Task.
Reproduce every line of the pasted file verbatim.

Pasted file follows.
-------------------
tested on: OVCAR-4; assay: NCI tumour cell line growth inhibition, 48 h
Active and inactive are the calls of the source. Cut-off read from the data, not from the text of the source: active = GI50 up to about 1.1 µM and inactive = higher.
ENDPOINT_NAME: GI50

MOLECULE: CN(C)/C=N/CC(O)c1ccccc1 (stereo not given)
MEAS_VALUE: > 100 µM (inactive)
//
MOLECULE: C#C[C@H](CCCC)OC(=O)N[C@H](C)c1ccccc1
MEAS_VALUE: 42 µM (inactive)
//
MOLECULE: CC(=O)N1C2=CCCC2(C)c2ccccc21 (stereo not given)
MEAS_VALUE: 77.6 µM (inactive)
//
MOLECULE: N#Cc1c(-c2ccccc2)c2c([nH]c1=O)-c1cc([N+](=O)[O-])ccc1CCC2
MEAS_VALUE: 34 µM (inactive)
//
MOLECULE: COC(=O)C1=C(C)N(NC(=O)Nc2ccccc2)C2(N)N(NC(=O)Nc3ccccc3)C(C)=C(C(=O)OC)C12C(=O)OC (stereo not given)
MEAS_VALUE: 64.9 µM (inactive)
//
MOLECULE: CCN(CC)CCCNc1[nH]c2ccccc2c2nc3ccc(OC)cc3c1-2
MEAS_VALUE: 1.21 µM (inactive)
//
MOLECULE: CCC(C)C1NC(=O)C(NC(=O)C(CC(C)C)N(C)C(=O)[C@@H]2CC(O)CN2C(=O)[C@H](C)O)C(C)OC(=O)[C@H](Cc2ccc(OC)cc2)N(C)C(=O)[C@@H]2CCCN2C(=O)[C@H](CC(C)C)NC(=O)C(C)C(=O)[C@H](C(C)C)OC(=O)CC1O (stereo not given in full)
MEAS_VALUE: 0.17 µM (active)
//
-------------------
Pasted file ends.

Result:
tested on: OVCAR-4; assay: NCI tumour cell line growth inhibition, 48 h
Active and inactive are the calls of the source. Cut-off read from the data, not from the text of the source: active = GI50 up to about 1.1 µM and inactive = higher.
ENDPOINT_NAME: GI50

MOLECULE: CN(C)/C=N/CC(O)c1ccccc1 (stereo not given)
MEAS_VALUE: > 100 µM (inactive)
//
MOLECULE: C#C[C@H](CCCC)OC(=O)N[C@H](C)c1ccccc1
MEAS_VALUE: 42 µM (inactive)
//
MOLECULE: CC(=O)N1C2=CCCC2(C)c2ccccc21 (stereo not given)
MEAS_VALUE: 77.6 µM (inactive)
//
MOLECULE: N#Cc1c(-c2ccccc2)c2c([nH]c1=O)-c1cc([N+](=O)[O-])ccc1CCC2
MEAS_VALUE: 34 µM (inactive)
//
MOLECULE: COC(=O)C1=C(C)N(NC(=O)Nc2ccccc2)C2(N)N(NC(=O)Nc3ccccc3)C(C)=C(C(=O)OC)C12C(=O)OC (stereo not given)
MEAS_VALUE: 64.9 µM (inactive)
//
MOLECULE: CCN(CC)CCCNc1[nH]c2ccccc2c2nc3ccc(OC)cc3c1-2
MEAS_VALUE: 1.21 µM (inactive)
//
MOLECULE: CCC(C)C1NC(=O)C(NC(=O)C(CC(C)C)N(C)C(=O)[C@@H]2CC(O)CN2C(=O)[C@H](C)O)C(C)OC(=O)[C@H](Cc2ccc(OC)cc2)N(C)C(=O)[C@@H]2CCCN2C(=O)[C@H](CC(C)C)NC(=O)C(C)C(=O)[C@H](C(C)C)OC(=O)CC1O (stereo not given in full)
MEAS_VALUE: 0.17 µM (active)
//